Police search dogs have picked up the scent of two convicted murderers who escaped from prison six days ago, a law enforcement source confirmed to CBS News Thursday.
According to the source, the dogs picked up the scent in New York's Cadyville community about three miles east of the maximum-security Clinton Correctional Facility in the northern part of the state, CBS News senior investigative producer Pat Milton reports.
Investigators also found candy wrappers and a foot imprint believed to be from either of the men, David Sweat, 34, or Richard Matt, 48.
A source told CBS News that the location was being treated like a crime scene. Bedding found in the area would be tested for DNA and examined for hair, and the wrappers would be checked for fingerprints.
It was unclear whether the men were at the Cadyville location days ago or more recently, Milton reports. However, it indicates that the men are on foot.
Investigators are hoping that the men are wet from the rain and are beginning to feel the effects of being outdoors, Milton reports. They may not have been equipped for outdoor survival because after escaping from prison they are believed to have planned on being picked up by a female prison employee.
According to the law enforcement source, Sweat has back problems and was on pain medicine at the prison.
Police blocked off the main road outside Cadyville as authorities on Thursday concentrated their sixth day of searching on a swampy area just a couple of miles from the prison.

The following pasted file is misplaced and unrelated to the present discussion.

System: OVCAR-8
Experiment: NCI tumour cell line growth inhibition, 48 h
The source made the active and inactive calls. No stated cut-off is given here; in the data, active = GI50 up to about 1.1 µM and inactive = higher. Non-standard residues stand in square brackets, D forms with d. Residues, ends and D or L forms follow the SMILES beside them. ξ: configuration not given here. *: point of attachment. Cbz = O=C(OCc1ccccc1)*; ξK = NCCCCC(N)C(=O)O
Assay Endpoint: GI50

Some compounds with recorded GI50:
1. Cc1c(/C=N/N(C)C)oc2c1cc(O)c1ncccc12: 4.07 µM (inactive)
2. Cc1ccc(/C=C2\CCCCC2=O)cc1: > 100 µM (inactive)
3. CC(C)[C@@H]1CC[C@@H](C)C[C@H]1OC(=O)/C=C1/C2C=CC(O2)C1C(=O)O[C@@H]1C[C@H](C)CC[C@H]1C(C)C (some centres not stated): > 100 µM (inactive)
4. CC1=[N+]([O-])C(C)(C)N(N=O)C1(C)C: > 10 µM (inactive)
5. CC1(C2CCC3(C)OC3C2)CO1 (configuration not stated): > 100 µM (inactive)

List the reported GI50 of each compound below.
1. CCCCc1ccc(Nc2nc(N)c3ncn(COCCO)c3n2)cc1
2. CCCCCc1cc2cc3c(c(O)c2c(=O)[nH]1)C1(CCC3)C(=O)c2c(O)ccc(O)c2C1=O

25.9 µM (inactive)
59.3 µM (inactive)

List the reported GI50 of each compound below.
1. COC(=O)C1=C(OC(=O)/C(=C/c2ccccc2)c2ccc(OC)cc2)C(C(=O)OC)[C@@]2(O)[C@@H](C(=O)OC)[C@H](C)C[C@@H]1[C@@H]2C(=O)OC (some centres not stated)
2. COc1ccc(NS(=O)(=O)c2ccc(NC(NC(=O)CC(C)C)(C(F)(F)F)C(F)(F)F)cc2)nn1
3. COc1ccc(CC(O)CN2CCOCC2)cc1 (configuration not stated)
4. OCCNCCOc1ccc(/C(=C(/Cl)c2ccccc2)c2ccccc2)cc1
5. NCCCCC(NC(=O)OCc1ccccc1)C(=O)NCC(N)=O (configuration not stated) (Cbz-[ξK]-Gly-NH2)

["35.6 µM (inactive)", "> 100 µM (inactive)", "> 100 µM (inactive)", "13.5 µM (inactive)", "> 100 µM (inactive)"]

State police closed Route 374 on Thursday morning as well as other nearby roads just east of Dannemora, where Sweat and Matt used power tools to cut their way out of the prison.
A police helicopter flew over a heavily wooded area dotted with swamps as troopers and corrections officers stood guard at regular intervals along a miles-long stretch of a nearby road. The search area appeared to be focused about 2 miles east of the prison, where the escape was discovered early Saturday by guards checking the inmates' neighboring cells.
Local schools were closed Thursday, and residents were told by authorities to lock their doors.
"I haven't really left my house in five days since all of this started," Saranac resident Thomas LaSalle told CBS News. "We had hundreds of armed correctional officers post themselves like every 100 feet up and down the road at about 9 p.m. last night and they remained there through the pouring rain, all night long until this morning."
The renewed activity so close to the prison appeared to be the best hope of catching the two convicts since Wednesday, when authorities acknowledged being in the dark about their whereabouts or doings, even as the hunt for the men expanded past state borders.
At a news conference outside the prison Wednesday, New York State Police Superintendent Joseph D'Amico said, "I have no information on where they are or what they're doing, to be honest with you."
Authorities expanded the search after investigators learned that the inmates had talked before last weekend's breakout about going to neighboring Vermont.
"We have information that suggests they thought New York was going to be hot. Vermont would be cooler, in terms of law enforcement," Vermont Gov. Peter Shumlin said at the news conference with New York Gov. Andrew Cuomo.
Shumlin and other officials would not say how authorities learned that information.
Meanwhile, another search began Wednesday night closer to the prison.